Deep in the Heart of Privacy: Understanding the Texas Data Privacy and Security Act's Impact on Businesses
On May 28, 2023, the Texas Legislature passed the Texas Data Privacy and Security Act (TDPSA). Once this law becomes effective on July 1, 2024, Texas will become the tenth state to adopt a consumer data privacy law. This Texas law stands apart from its counterparts in other states and is not merely an extension of prior California regulation.
Is my business regulated by the TDPSA?
Unlike other state privacy laws, which have more clearly laid-out thresholds, the TDPSA applies to any company that:
- Conducts business in Texas or produces a product or service consumed by residents of Texas;
- Processes or engages in the sale of personal data (this includes maintaining personal information of customers and/or employees); and
- Is not a small business, as defined by the Small Business Administration (SBA).
The SBA identification adds a unique test when comparing the TDPSA with other existing state data privacy laws.
The SBA generally defines a small business as an independent business with fewer than 500 employees. However, the SBA also takes other items into consideration, such as industry and affiliation—complicating the definition. But if your company employs approximately 500 employees or more, you should assume the TDPSA applies to you.
Who is protected by the TDPSA?
Under the TDPSA, Texas residents are granted new rights to control their personal data. These rights include the right to access, correct, delete or obtain copies of their personal data, subject to specific exemptions and stipulations. For example, a customer of a manufacturing business may be concerned with personal data such as payment details, shipping history or contact information. Employees may be concerned with personal data related to compensation and benefits, employment history, marital and family status, and workplace incident and health information.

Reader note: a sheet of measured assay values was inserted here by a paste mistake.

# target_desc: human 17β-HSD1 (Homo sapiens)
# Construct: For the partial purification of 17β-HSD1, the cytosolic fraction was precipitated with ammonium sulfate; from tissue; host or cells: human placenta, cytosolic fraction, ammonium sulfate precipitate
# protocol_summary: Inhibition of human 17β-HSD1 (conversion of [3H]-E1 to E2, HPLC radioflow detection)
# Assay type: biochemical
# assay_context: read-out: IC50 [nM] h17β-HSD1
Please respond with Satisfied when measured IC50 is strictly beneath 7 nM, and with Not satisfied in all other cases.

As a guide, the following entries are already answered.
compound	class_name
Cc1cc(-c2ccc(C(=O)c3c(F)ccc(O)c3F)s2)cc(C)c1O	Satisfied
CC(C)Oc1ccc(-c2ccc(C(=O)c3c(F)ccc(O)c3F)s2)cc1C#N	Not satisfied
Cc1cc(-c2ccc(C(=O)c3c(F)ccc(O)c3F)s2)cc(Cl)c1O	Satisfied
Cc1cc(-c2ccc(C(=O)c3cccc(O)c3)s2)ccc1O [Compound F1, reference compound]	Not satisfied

Additionally, Texans are empowered to decline the sale of their personal data, abstain from the processing of their personal data for targeted advertising, as well as certain types of profiling.
Consumers may exercise their rights at any time by submitting a request to businesses which hold their personal data and identifying the rights they wish to assert and how they want their data used.
How do I protect my business?
- Limiting the collection of personal data to what is necessary.
- Providing consumers with an accessible and clear privacy notice. For example, post a notice on your company website or in an employee handbook.
- Establishing reasonable administrative, technical and physical data security practices. For example, hiring specialists to manage data intake, installing passwords on folders and applications containing HR files, and limiting access to employee and customer data to only those who need to know.
- Establishing two or more secure ways for consumers to submit requests. For example, establishing a 1-800 number and an email address for consumers to contact you.
What do I do if a consumer submits a request?
Companies should be equipped to respond to consumer requests without delay. Under the TDPSA, companies have 45 days from the date of the request to respond. Companies also reserve the right to decline to respond to excessive requests. If that is the case, the company should inform the consumer of the justification for declining to take action.
How does the TDPSA differ from existing state laws?
In California, before initiating a CCPA action, the California Attorney General must give the subject entity at least 30 days to cure it. The business is only subject to civil penalties if it does not cure the violations. The TDPSA has a similar procedure but increases the burden on entities to prove that the issues have been solved. Specifically, under the TDPSA, the company must provide a written statement that it:
- Resolved the alleged violation;
- Notified the consumer that the consumer’s privacy violation was resolved;
- Provided supporting documentation to show how the privacy violation was resolved; and
- Made changes to internal policies, if necessary, to ensure that no such violation will occur in the future.
If an entity fails to comply with this procedure, the Texas Attorney General may initiate an action to recover a civil penalty of up to $7,500 for each violation. The TDPSA does not create a private right of action.
Companies have until July 1, 2024, to comply with the TDPSA’s provisions. While companies that are currently subject to other state data privacy laws may be more likely to be in compliance with the TDPSA, the new law’s unique standards may apply more broadly. Over the next year, companies should ensure that they develop adequate measures to satisfy the requirements of the TDPSA.
For questions on your company’s policies and practices, reach out to Gray Reed’s Cybersecurity, Data Management and Data Privacy team.
A special thanks to Gray Reed Summer Associate Kamal Omar, a rising 3L at SMU Law School, for his assistance in researching and drafting this alert.